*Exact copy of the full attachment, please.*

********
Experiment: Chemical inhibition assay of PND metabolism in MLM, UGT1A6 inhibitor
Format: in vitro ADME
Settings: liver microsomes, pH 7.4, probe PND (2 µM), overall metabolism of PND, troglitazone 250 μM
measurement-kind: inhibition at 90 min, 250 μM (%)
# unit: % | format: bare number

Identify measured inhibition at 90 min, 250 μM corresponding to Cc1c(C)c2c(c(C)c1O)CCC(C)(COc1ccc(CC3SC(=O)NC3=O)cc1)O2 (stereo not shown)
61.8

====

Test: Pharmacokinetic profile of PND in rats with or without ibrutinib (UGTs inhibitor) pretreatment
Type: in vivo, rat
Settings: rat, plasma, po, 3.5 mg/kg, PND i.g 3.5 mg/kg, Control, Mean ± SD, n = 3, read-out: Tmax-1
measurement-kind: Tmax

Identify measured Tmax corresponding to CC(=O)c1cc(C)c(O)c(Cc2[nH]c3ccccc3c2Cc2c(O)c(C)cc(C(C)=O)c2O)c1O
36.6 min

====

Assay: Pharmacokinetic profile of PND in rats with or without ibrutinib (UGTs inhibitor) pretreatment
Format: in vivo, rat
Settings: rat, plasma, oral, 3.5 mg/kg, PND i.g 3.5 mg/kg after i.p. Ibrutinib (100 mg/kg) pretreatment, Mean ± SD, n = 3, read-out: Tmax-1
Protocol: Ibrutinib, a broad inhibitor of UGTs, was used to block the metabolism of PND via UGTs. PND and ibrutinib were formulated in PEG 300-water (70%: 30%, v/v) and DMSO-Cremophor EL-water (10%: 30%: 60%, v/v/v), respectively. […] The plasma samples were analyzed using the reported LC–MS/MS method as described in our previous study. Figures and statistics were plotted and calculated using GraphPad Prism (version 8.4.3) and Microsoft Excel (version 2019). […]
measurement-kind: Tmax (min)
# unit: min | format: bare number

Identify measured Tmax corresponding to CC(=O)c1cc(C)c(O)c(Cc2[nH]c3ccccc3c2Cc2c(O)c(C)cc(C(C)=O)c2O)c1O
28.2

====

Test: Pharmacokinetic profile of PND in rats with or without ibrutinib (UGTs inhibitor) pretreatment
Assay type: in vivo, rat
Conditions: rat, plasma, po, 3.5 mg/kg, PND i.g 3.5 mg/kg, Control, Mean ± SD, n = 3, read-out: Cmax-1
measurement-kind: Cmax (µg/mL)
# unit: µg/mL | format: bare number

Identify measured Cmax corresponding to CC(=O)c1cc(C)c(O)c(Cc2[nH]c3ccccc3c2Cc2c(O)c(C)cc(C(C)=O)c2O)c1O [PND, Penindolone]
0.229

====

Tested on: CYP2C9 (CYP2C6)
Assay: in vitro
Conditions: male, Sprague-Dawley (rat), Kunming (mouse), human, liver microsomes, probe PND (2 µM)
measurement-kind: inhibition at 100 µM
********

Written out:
Experiment: Chemical inhibition assay of PND metabolism in MLM, UGT1A6 inhibitor
Format: in vitro ADME
Settings: liver microsomes, pH 7.4, probe PND (2 µM), overall metabolism of PND, troglitazone 250 μM
measurement-kind: inhibition at 90 min, 250 μM (%)
# unit: % | format: bare number

Identify measured inhibition at 90 min, 250 μM corresponding to Cc1c(C)c2c(c(C)c1O)CCC(C)(COc1ccc(CC3SC(=O)NC3=O)cc1)O2 (stereo not shown)
61.8

====

Test: Pharmacokinetic profile of PND in rats with or without ibrutinib (UGTs inhibitor) pretreatment
Type: in vivo, rat
Settings: rat, plasma, po, 3.5 mg/kg, PND i.g 3.5 mg/kg, Control, Mean ± SD, n = 3, read-out: Tmax-1
measurement-kind: Tmax

Identify measured Tmax corresponding to CC(=O)c1cc(C)c(O)c(Cc2[nH]c3ccccc3c2Cc2c(O)c(C)cc(C(C)=O)c2O)c1O
36.6 min

====

Assay: Pharmacokinetic profile of PND in rats with or without ibrutinib (UGTs inhibitor) pretreatment
Format: in vivo, rat
Settings: rat, plasma, oral, 3.5 mg/kg, PND i.g 3.5 mg/kg after i.p. Ibrutinib (100 mg/kg) pretreatment, Mean ± SD, n = 3, read-out: Tmax-1
Protocol: Ibrutinib, a broad inhibitor of UGTs, was used to block the metabolism of PND via UGTs. PND and ibrutinib were formulated in PEG 300-water (70%: 30%, v/v) and DMSO-Cremophor EL-water (10%: 30%: 60%, v/v/v), respectively. […] The plasma samples were analyzed using the reported LC–MS/MS method as described in our previous study. Figures and statistics were plotted and calculated using GraphPad Prism (version 8.4.3) and Microsoft Excel (version 2019). […]
measurement-kind: Tmax (min)
# unit: min | format: bare number

Identify measured Tmax corresponding to CC(=O)c1cc(C)c(O)c(Cc2[nH]c3ccccc3c2Cc2c(O)c(C)cc(C(C)=O)c2O)c1O
28.2

====

Test: Pharmacokinetic profile of PND in rats with or without ibrutinib (UGTs inhibitor) pretreatment
Assay type: in vivo, rat
Conditions: rat, plasma, po, 3.5 mg/kg, PND i.g 3.5 mg/kg, Control, Mean ± SD, n = 3, read-out: Cmax-1
measurement-kind: Cmax (µg/mL)
# unit: µg/mL | format: bare number

Identify measured Cmax corresponding to CC(=O)c1cc(C)c(O)c(Cc2[nH]c3ccccc3c2Cc2c(O)c(C)cc(C(C)=O)c2O)c1O [PND, Penindolone]
0.229

====

Tested on: CYP2C9 (CYP2C6)
Assay: in vitro
Conditions: male, Sprague-Dawley (rat), Kunming (mouse), human, liver microsomes, probe PND (2 µM)
measurement-kind: inhibition at 100 µM